A report from the Brookings Institute stated, “The Recovery Act – the largest public works project since the Eisenhower Interstate System – showed a quantifiable relationship between transportation investment and outcomes. Investments improved more than 42,000 miles of roads and almost 2,700 bridges; they paid for 850 new transit facilities, nearly 12,000 new busses, and nearly 700 new rail cars; and they repaired about 800 airport facilities. According to a recent analysis by the U.S. Department of Transportation these investments measurably improved the country’s transportation system.”
2001: Dot Com breakdown and Sept. 11 attacks
After nearly ten years of growth, the U.S. Economy entered a recession in March of 2001. The economy had been stumbling since 2000 when the dot com bubble burst and overvalued stocks for on-line companies had a reckoning. The downturn was exacerbated by the Sept. 11 terrorist attacks that shut down and then slowed domestic air travel. The Labor Department estimated a net 1.735 million jobs were shed in 2001. By comparison, it is estimated that 20.6 million jobs have been lost since March when widespread response to Covid-19 began in the U.S.
For the construction industry the 2001 recession meant some projects were put on hold or canceled altogether. Others, like new airports, airport expansions and federal buildings, were paused for design changes to meet new security standards.
Data from Engineering News Record for 2002 shows that while overall revenues for contractors slipped 2.9 percent in 2001, firms working in the heavy highway posted 25 percent increases, or 24.4 billion in revenue over the previous year. Despite slowdowns in the general building sector in 2002, contractors were able to tap strong transportation, environmental and water utility markets for $36.1 billion in reported revenue, a 16.9 percent increase from the previous year.
Highway building and benefited from the $217 billion, 6-year Transportation Equity Act for the 21st century. Increased spending on sewer systems and water supply facilities—a related result of continued heavy construction work—also provided many in the labor force with prolonged employment opportunities, even as the recession deepened.
The 2001 recession was brief lasting about eight months. Gross Domestic Product declined 0.3 percent and nationally unemployment numbers peaked at 5.5 percent. There was no federal stimulus other than three interest rate cuts by the Federal Reserve along with bond purchases to provide liquidity.
What to do now?
While cities and states grapple with budget shortfalls and current projects reach completion, Simonson noted there are segments of construction that are continuing to grow. In addition to residential, demand for data centers, warehouse and distributions centers remains high.
In March, when pandemic related lockdowns began in most states, Google announced it would be investing $10 billion in new facilities around the U.S. Facebook is continuing work on data centers that were underway before the pandemic and expected to announce more. In October, Gartner Financial Research and Advisors said they expect end-user spending on global data center infrastructure to climb to $200 billion in 2021, up six percent, from 2020. Industrial real estate development firm Cushman and Wakefield recently reported supply for large warehouse and distribution centers will catch up with demand in the coming year but last-mile, in-fill spaces and multi-story warehouses near population centers will be in-demand.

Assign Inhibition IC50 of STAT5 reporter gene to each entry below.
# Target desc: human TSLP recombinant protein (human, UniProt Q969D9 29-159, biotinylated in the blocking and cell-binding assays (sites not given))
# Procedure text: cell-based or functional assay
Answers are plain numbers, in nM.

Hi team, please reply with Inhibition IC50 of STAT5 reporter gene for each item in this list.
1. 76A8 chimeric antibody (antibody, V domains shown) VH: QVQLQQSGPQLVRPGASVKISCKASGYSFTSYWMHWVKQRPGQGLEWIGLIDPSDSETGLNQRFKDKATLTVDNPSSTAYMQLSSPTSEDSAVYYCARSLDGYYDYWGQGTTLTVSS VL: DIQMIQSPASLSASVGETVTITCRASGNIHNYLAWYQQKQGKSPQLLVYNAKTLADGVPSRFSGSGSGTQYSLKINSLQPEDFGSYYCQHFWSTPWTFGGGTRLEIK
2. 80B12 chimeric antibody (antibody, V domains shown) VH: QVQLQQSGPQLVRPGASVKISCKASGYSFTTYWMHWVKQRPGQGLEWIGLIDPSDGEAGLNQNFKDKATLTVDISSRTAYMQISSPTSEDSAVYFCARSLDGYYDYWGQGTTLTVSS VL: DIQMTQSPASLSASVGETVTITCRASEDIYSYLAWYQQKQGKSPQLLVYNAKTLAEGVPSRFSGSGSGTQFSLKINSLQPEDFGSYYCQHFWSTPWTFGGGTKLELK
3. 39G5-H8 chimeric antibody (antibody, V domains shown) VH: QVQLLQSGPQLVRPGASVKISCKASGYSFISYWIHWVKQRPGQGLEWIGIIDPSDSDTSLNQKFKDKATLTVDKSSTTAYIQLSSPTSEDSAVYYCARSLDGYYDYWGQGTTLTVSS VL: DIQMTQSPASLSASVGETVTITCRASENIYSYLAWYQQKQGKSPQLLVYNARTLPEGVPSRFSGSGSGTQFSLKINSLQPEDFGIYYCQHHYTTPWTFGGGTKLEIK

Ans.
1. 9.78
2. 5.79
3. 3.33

While heavy civil construction continues to seem like it is weathering the current recession do to COVID-19 well at the moment, there are clouds on the horizon. With a lack of action at the federal level, construction for new capital infrastructure projects and funding to backfill budgets remains in question. During the most recent economic crisis in 2008 many companies were able to survive on backlogs or by securing federal and state work. Private projects were stalled as banks sorted out new lending restrictions. The current recession may present the opposite situation. Private owners have cash on hand or are able to borrow at historically low interest rates to push projects forward while the federal and state governments struggle to make up for lost revenues wait for relief packages that are stalled over political squabbles.
Lessons from past recessions such as holding onto cash reserves and paying close attention to cash flow will remain critical. In addition, holding on to key project managers will be important to ensure quality projects continue and a company has the leaders necessary to take on new work when it returns.
“Companies might look to diversify at and bid on projects they might not have considered in the past,” said Simonson.
While diversifying might be necessary, past recessions have also shown the value of knowing your firm’s core strengths and not straying too far from them.
“They might also look at offices that have not been producing or they may have expanded into areas they are not suited to and close those offices. There are things we can learn from past recessions but, there is certainly no one way to survive this,” said Simonson.